Crested Butte is 25 miles south of Aspen, but by car, the shortest route is a bumpy 110-mile circuitous three-hour trip. As the crow flies or, in our case, as the hiker hikes, it's only about 12 miles from trailhead to trailhead.

It's no walk in the park, however. The first seven miles are all uphill, climbing from 9,580 feet of altitude at Maroon Lake to 12,480 feet at West Maroon Pass. Even more than the steep climb and the thin air, it's the sheer beauty of the place that takes your breath away.

Part of the 1.9 million acre White River National Forest, the Maroon Bells-Snowmass Wilderness Area covers 173,000 acres of some of Colorado's most beautiful scenery. Many of the trails in the area were first used by the Ute Indians, whose family groups once hunted and fished large territories in Colorado and Utah (whose name comes from the word Ute).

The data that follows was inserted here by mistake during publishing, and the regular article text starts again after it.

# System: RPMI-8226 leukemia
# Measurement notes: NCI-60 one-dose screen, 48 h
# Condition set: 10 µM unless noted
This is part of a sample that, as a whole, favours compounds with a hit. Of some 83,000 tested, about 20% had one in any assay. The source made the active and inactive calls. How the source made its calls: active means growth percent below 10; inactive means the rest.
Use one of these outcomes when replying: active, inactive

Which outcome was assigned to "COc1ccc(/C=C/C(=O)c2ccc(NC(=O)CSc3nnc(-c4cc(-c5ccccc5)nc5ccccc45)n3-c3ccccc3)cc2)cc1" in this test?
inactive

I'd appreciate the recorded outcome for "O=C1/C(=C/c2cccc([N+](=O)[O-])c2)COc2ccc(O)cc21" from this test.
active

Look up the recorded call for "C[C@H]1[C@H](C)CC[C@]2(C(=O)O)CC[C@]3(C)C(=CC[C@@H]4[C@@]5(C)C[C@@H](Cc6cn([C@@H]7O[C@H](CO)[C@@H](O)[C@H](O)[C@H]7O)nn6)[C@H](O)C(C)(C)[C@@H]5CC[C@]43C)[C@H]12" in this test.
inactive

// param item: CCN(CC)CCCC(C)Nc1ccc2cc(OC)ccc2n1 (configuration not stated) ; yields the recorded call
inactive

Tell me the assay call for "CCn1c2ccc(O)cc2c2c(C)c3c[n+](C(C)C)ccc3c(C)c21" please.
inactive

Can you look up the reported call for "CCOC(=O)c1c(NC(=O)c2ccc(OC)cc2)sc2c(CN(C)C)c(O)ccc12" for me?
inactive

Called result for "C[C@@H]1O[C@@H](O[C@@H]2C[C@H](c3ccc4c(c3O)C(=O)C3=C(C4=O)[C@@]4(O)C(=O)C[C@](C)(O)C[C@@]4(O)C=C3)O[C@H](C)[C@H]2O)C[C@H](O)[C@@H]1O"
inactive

We began the hike at Maroon Lake, which mirrors the Maroon Bells, two peaks each more than 14,000 feet high. The early morning trout were rising, but there was no time to fish since we had a six to eight hour hike in front of us. After a mile and a half ascent through luminous Aspen forests, we arrived at Crater Lake, where the vista includes not only the Maroon Bells, but the 14,018 foot Pyramid Peak.

Between Crater Lake and the West Maroon Pass, there are two stream crossings. The water is cold and fast-moving, but we were able to wade across. Once above the tree line, the going was slow and hot. We were lucky - some years the pass is covered in snow even in July.